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How to determine the force of friction from a graph?

  • Thread starter Arooj
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  • #1
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Homework Statement


I had to a lab on the Newton's second law of motion, and one of the direction was to "determine the force of friction" from a graph I constructed. The experiment is similar to this: http://people.sc.fsu.edu/~dduke/manual/gp1.htm [Broken]
This image of the data is a lot cleaner than my representation of it.
wmo5k5.jpg


Data:
Trial Mass Weight Hanger (g) Time Average (sec) Acceleration (m/s^2) Force(N) Theoretical Acceleration (m/s^2)
1 15 3.320 0.0998 0.1472 0.0934
2 25 2.519 0.1734 0.2453 0.1556
3 35 2.261 0.2152 0.3434 0.2179
4 45 1.904 0.3034 0.4415 0.2801
5 55 1.761 0.3547 0.5396 0.3424
6 65 1.602 0.4286 0.6377 0.4047
7 75 1.496 0.4915 0.7358 0.4669
8 85 1.283 0.6683 0.8339 0.5292

Experimental Slope 1.4018
Theoretical Slope 1.5758
Total mass of system 1.5758 kg


Homework Equations


F = uN = umg ( But we weren't given a coefficient of friction, so I wonder if calculating frictional force is even possible)
Fk = -F (Fk = kinetic force of friction)


The Attempt at a Solution


I think you would subtract 1.5758 - 1.4018 to get the difference in kg, and then multiply that by an acceleration of 1 to get the coefficient of friction 0.174. Then I guess you multiply that by the 1.5758 to get the force of friction 0.2742 N.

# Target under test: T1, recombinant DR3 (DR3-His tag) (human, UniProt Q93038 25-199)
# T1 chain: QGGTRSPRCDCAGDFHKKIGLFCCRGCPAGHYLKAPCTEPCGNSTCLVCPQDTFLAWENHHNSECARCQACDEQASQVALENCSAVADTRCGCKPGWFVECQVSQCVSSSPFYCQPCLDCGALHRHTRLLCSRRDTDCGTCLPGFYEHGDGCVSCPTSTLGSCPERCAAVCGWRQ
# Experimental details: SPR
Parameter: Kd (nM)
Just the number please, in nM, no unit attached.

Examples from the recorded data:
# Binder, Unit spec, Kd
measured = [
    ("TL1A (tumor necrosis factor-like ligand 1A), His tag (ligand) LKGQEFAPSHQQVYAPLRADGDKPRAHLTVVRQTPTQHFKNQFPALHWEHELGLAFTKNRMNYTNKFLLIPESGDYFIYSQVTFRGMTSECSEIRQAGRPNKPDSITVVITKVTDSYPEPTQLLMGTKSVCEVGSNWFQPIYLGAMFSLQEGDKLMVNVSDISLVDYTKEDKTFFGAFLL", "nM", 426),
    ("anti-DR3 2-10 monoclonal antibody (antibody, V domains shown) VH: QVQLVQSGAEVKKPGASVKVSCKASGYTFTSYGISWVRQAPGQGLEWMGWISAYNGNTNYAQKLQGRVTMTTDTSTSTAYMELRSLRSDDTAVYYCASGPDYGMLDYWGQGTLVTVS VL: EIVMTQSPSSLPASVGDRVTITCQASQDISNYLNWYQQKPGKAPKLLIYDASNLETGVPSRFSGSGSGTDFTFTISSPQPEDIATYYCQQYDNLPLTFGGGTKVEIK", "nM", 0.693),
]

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Answers and Replies

  • #2
TSny
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You want to get the force of friction from your graph rather than by calculation. So, you need to consider how friction affects the look of the graph. To do this, write out Newton's 2nd law (symbolically) for the horizontal motion of the cart including friction. Solve the equation for the applied force and interpret in terms of what the equation would look like if you graphed the applied force vs acceleration when friction is present.
 
  • #3
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What values would I use for the mass and acceleration to find the applied force? The total mass of the system is 1.5758 kg. So then F = 1.5758a, which gets me back to the equation of the line for theoretical acceleration. Do you take the average of all the accelerations?
 
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  • #4
TSny